Historic Telegraph Lode
20.66 Acre Lode Claim – Elliston District – Powell County, Montana
Historic Telegraph Lode Mining Claim for sale, a 20.66 Acre Unpatented Lode Mining Claim for sale exclusively through Gold and Mineral Mines of Montana LLC. The claim is located just outside of Elliston, Montana and has been properly marked. All Gold and Silver Mines of Montana LLC claims have been carefully surveyed, mapped and researched. MMC # 241658
Historically this was a Gold mine but they also mined Silver and Copper.
There has been work done after 1950 based on the remnants and items seen in the area. It is estimated by the surveyors that the claim has been worked intermittently in the early 1900's. No effort to mine for many decades is evident.
Remote Montana gold mine. The heart of the Elliston Mining District has a long and detailed history. The Telegraph Mine is in a quiet area in the historic Elliston mining district. The ores show substantial amounts of native gold (common in the area), iron, copper, galena, silver quartz and pyrites. The mine dumps could most likely be processed at a very good profit.
There is direct road access to this claim and plenty of room for staging, parking and other operations. This is an unpatented mining claim for sale. Mineral rights only for recreational mining. The land is public land. This is not a homestead or land for sale.
OVERVIEW OF THE MINES
DETAILS ABOUT THE MINE
Details about the Mine:
|Access to the Mine||You can drive a full size truck to the mine.|
|Tailing Present||Remains of mill on the south side of the road. Caved adits on the north side of the road. The material on the dumps show lots of quartz, galena, pyrite, limonite, iron and gold.|
|Mine Cut||Adits and prospects.|
|Minerals in the Mine||Historically mined for gold. Minerals of quartz, pyrite, galena, gold, copper, silver, black sands with rare earth minerals would be expected.|
|Number of Mines||Adits and a several prospect pits|
|Nearest city with amenities||Helena|
|Access to the Claim||Dirt road all the way to the claim site. You can get a full size 2WD vehicle including an rv to the site|
|Parking and Staging on the Claim||Parking near adits.|
|Resources||Trees, water from the creek.|
|Structures on claim||Remains of mill and cabin.|
|Elevation||Aprox. 6800 feet|
Economic information about the deposit and operations
|References||USGS Database - 10015932, 10270045|
MINING DISTRICT INFORMATION
|The Elliston mining district is about 20 miles west of Helena and south of the Little Blackfoot River. It includes the town of Elliston which is the first town on the Northern Pacific Railroad west of the Continental Divide. The mining district includes the town of Elliston but is generally south of the river in mountainous, heavily-forested terrain. Early reports on the district described about 15 productive mines, most of which were from five to 11 miles south of the town.|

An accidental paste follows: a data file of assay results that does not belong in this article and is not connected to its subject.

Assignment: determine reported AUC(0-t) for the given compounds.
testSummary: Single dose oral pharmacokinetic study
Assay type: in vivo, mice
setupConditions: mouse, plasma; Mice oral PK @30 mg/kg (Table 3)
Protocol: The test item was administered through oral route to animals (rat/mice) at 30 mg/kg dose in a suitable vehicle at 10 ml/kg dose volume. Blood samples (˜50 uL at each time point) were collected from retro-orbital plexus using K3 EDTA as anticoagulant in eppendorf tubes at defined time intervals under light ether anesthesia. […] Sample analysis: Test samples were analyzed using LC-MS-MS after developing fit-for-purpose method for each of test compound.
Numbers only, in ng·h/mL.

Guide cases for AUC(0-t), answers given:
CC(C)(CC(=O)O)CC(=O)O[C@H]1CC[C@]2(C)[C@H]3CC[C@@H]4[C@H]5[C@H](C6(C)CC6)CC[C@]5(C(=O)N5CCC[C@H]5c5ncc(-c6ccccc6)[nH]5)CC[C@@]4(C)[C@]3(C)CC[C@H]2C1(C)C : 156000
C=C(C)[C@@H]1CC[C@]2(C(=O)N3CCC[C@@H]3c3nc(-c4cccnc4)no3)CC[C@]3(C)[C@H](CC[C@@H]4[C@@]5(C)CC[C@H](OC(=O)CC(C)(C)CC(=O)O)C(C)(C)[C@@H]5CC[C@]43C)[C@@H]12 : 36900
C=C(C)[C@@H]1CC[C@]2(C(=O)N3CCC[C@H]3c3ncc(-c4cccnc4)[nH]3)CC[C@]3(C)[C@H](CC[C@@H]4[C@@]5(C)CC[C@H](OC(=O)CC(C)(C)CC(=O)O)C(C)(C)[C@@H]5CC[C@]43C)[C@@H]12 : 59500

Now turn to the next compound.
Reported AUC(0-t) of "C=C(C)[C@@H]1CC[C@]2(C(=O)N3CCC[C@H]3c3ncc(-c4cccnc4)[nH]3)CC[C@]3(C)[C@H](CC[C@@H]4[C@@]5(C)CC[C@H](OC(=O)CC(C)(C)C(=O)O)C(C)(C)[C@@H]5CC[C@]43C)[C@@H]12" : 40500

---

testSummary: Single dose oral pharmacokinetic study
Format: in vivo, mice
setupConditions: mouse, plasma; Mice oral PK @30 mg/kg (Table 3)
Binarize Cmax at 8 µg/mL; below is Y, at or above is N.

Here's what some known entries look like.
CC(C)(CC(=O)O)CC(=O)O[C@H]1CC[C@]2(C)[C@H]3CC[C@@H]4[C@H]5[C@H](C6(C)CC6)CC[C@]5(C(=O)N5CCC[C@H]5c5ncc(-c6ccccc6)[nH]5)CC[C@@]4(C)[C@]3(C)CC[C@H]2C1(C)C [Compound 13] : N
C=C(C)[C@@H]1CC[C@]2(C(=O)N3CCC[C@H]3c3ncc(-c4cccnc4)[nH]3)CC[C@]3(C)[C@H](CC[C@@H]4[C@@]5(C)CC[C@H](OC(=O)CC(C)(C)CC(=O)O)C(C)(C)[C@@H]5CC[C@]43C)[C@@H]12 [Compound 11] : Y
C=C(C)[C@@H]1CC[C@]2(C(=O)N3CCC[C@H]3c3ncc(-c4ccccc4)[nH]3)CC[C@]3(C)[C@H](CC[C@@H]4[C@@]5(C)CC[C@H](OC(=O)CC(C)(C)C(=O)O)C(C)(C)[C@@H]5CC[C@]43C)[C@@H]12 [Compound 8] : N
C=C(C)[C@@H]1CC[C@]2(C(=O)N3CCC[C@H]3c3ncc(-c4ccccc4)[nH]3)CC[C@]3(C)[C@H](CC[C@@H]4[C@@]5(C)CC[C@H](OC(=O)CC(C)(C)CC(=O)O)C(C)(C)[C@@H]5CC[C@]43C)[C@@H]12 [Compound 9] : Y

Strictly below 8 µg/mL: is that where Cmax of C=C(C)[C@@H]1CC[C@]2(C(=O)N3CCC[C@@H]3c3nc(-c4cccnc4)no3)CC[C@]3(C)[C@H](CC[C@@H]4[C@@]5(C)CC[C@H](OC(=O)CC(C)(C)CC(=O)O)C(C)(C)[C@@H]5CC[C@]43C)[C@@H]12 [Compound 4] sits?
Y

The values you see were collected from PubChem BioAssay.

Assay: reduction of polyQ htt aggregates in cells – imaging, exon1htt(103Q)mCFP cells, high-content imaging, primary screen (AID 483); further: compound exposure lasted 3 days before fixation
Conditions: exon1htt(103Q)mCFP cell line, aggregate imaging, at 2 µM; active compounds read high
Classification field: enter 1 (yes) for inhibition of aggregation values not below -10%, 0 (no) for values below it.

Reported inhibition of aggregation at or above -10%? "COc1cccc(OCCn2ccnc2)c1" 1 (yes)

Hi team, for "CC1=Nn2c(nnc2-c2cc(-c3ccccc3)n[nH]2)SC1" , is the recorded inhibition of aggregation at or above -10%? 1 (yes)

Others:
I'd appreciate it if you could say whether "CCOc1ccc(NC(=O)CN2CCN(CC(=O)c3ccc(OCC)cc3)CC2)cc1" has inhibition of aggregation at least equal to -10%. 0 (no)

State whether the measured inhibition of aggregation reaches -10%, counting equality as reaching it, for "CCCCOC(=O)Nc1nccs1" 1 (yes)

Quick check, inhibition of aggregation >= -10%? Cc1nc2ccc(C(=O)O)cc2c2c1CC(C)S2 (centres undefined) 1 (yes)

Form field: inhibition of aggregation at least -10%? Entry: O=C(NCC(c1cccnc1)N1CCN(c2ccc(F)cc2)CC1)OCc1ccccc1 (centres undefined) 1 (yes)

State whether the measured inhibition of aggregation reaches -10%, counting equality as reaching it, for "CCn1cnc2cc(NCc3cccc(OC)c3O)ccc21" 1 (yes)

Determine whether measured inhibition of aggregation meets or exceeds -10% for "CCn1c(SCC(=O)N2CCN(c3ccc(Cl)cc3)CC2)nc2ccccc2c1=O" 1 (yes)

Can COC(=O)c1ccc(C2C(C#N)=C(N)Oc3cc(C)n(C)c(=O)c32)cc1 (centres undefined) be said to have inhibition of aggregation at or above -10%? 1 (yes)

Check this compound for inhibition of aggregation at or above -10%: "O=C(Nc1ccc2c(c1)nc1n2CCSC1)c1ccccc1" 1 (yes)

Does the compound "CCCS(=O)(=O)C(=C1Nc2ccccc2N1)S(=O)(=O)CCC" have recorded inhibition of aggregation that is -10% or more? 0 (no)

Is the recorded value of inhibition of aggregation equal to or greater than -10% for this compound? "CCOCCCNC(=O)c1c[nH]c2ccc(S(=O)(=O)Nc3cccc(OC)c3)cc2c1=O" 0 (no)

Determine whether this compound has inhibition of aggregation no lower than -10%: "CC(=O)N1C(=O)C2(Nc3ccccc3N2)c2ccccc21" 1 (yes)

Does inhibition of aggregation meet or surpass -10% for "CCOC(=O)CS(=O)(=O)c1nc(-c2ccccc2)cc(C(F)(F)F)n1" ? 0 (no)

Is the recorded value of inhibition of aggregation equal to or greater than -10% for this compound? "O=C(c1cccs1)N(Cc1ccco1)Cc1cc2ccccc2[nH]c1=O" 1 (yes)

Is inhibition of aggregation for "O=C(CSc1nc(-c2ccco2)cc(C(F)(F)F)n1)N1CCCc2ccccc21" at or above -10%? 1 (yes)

|The geology in the vicinity of Elliston consists of an apparently conformable succession of limestone, quartzite and sandstone. The lowest formation is the Madison limestone which is overlain by the Quadrant quartzite, near the top of which occurs a bed of high-grade phosphate rock. To the south of Elliston rhyolites are present and persist on the flanks of the mountains to 6,200 ft. (Schrader 1929; Pardee and Schrader 1933)|
|The Elliston district began as a placer operation along the Little Blackfoot River during the 1860s ... Most of the production from the lode mining occurred between 1890 and 1908, at which point the total production was estimated at $2,750,000. However, during the first half of the 1890s, the town and the area's primary economic base was woodcutting. Cutting cord wood for the Anaconda Copper Mining Company's smelter at Anaconda employed more than one hundred wood cutters and it was during this period that the town of Elliston reached its peak in population and activity. However, in 1894 and again in 1895, fires destroyed the town(Lyden 1948; Robertson 1956; Wolle 1963).|
|Knopf (1913) reported that by 1911 there was little mining in progress in the Elliston district and throughout the region. Pardee and Schrader (1933) indicate that some sporadic mining occurred in the Elliston district during the 1910s and 1920s with a total production of about $200,000, with $70,000 of this coming from gold and the remainder from 90,000 ounces of silver, 700,000 pounds of lead and 90,000 pounds of copper (Pardee and Schrader 1933).|
|Robertson (1956) reported periodic mining activity in the district since then, although no important mines have been developed. He estimates the total production for the district at somewhat more than $3,100,000. During the period from 1909 to 1954 the district marketed about 7,600 ounces of gold, 149,000 ounces of silver, 98,000 pounds of copper, 1,560,000 pounds of lead and 197,000 pounds of zinc (Anderson 1990; Robertson 1948).|